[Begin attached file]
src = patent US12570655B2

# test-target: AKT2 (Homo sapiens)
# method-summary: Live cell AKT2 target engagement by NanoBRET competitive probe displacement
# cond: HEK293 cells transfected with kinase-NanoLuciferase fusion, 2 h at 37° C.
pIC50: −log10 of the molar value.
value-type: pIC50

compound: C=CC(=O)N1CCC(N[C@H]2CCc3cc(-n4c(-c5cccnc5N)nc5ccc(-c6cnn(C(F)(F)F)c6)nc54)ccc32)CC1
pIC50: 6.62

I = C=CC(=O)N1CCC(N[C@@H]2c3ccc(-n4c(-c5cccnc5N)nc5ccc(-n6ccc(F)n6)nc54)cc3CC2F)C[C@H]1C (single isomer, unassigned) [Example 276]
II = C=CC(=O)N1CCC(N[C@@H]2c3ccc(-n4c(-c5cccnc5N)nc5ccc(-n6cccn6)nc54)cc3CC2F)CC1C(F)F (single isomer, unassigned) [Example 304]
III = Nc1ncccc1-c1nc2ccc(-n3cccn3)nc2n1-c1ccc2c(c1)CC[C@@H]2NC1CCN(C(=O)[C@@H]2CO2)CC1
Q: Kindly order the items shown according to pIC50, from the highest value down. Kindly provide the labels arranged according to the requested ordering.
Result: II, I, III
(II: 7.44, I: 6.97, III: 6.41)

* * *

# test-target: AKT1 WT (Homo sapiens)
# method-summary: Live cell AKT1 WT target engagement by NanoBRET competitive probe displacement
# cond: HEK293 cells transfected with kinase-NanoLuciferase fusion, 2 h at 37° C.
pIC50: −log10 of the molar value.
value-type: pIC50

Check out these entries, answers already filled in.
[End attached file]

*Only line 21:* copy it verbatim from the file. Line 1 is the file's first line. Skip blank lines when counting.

Check out these entries, answers already filled in.